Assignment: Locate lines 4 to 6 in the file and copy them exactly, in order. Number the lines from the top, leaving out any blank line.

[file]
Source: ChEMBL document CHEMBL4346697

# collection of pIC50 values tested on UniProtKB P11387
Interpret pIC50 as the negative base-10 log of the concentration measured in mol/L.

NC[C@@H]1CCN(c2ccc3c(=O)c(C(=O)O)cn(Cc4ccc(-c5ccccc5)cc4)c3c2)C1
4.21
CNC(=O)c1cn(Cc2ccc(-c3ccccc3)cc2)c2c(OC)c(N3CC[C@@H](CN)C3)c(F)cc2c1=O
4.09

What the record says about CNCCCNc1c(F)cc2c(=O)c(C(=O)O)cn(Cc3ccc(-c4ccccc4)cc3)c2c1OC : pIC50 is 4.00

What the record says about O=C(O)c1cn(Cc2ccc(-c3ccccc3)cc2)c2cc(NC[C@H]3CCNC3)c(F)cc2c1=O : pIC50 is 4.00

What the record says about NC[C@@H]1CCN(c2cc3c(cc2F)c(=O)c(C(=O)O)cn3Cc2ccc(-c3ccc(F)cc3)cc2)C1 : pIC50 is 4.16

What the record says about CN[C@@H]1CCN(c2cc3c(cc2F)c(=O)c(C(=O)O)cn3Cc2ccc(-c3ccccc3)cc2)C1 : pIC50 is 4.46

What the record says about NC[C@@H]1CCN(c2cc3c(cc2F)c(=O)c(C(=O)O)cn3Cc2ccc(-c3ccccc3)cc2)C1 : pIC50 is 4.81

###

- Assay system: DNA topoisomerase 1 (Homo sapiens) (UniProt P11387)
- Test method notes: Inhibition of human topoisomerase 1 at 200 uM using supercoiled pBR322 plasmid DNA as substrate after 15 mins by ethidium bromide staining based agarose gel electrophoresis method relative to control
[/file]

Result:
NC[C@@H]1CCN(c2ccc3c(=O)c(C(=O)O)cn(Cc4ccc(-c5ccccc5)cc4)c3c2)C1
4.21
CNC(=O)c1cn(Cc2ccc(-c3ccccc3)cc2)c2c(OC)c(N3CC[C@@H](CN)C3)c(F)cc2c1=O